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I am under ARC and trying to use @autoreleasepool, but I suspect is useless, let's better say that even if I don't use @autoreleasepool I don't have memory leaks, like in this code:

#import <Foundation/Foundation.h>
#import <Cocoa/Cocoa.h>

int main (int argc, const char * argv[])
    NSMutableArray* array = [ [NSMutableArray alloc] init];
    NSDate* date= [[NSDate alloc]init];
    [array addObject: date];
    return 0;

I don't use the @autoreleasepool, but if I try going to product->profile->leaks and I run the test to see if there are memory leaks, it says it's all ok and no leaks are detected.Can someone explain the reason of this?

PS: I use xcode 4.3.3 .

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up vote 5 down vote accepted

Neither of those objects need an autorelease pool. Creating them with alloc means that they are handled by ARC sending release at the end of main.* They wouldn't be put into the pool even if it existed. There's no leak reported because there is no leak.

You would need an autorelease pool if you used [NSDate date] instead of alloc.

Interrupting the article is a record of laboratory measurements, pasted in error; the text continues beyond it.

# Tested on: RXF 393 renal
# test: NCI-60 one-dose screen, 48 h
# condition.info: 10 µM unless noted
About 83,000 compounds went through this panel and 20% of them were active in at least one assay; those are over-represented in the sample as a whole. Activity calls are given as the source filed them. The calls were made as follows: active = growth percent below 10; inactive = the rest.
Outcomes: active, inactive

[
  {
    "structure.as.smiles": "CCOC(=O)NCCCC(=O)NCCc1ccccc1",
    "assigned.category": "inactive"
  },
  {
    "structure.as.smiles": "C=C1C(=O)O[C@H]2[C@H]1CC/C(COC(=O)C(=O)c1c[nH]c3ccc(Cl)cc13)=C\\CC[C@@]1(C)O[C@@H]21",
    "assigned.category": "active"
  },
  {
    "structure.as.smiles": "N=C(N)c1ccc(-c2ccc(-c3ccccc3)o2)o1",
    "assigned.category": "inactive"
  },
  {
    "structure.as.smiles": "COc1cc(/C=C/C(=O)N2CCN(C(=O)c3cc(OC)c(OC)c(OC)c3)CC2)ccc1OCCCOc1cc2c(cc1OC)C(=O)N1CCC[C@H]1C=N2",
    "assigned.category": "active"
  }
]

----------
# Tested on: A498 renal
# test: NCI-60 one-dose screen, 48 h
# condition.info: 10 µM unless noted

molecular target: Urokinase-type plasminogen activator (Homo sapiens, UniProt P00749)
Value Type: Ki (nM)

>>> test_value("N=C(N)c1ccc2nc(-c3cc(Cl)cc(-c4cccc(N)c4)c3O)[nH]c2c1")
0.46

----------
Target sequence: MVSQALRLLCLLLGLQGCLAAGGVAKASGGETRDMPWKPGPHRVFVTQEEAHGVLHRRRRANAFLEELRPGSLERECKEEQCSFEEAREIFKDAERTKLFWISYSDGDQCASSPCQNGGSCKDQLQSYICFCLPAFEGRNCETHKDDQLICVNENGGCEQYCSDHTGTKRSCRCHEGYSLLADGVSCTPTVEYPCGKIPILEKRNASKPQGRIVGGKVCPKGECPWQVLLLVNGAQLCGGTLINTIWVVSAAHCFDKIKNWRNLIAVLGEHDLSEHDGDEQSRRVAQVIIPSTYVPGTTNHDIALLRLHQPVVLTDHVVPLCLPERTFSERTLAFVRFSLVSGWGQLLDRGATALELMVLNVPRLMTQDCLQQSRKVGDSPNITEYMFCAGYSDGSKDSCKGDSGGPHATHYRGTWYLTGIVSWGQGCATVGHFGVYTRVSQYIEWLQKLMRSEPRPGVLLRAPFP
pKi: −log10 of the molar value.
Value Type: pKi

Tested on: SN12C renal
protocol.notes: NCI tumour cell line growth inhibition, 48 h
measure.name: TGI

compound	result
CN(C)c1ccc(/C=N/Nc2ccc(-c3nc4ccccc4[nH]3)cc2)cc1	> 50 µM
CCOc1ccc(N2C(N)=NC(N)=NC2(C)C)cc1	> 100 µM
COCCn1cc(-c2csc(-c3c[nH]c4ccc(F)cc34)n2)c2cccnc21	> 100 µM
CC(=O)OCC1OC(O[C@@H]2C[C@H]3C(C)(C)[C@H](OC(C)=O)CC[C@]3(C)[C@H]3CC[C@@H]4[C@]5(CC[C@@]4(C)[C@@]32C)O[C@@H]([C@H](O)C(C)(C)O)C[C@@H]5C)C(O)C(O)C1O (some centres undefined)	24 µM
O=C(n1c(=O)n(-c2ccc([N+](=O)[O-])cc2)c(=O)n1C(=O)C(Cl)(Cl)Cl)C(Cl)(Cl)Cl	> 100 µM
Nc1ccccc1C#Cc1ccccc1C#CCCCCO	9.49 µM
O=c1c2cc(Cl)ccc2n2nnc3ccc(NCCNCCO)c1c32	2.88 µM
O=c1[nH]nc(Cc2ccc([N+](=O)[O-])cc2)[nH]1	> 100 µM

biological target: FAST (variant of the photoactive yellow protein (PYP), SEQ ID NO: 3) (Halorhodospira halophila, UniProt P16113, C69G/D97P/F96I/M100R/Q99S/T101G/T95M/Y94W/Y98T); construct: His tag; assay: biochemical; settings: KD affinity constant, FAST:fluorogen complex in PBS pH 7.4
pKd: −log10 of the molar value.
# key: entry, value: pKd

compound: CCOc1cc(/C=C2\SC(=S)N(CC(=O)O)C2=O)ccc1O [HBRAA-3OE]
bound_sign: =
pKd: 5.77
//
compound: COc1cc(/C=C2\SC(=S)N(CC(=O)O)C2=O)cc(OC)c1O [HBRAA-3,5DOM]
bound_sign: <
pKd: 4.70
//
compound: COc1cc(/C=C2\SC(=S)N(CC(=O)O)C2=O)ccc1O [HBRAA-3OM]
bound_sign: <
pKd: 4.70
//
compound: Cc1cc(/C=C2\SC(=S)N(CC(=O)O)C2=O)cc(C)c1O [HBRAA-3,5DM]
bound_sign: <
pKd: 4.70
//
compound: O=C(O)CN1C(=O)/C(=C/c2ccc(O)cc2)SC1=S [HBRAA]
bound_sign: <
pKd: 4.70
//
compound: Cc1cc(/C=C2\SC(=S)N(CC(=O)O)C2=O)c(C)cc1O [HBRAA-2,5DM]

*Actually I wouldn't be surprised if ARC didn't even bother since all the memory is going to be reclaimed when main ends and your program terminates.

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Correct, except for the footnote. ARC makes sure to destroy all objects, because destroying the object might do more than deallocating memory (e.g., it might flush a buffer into a file, or release some kernel resource, or send a message to turn off the reactor's self-destruct countdown). (Of course clang could add a "safe to leak at quit" attribute, the Foundation could be annotated to mark NSDate that way, and ARC could take advantage of that, and Apple could even do all of that without even telling anyone… but so far they haven't.) – abarnert Jun 13 '12 at 20:00
@abarnert: Good points, thanks! – Josh Caswell Jun 13 '12 at 20:02
"safe to leak at quit" is a higher level framework behavior that is, in fact, implemented. When an application is terminated, it gives the underlying object graph a chance to save state, but won't tear down resources that aren't involved in state saving. – bbum Jun 13 '12 at 22:19
But no leaks are detected even if I substitute that line with "NSDate* date=[NSDate date]". I suspect that intrument application isn't really able to detect memory leaks. – Ramy Al Zuhouri Jun 14 '12 at 21:25
You get a message in the console about leaks, don't you? – Josh Caswell Jun 15 '12 at 6:43

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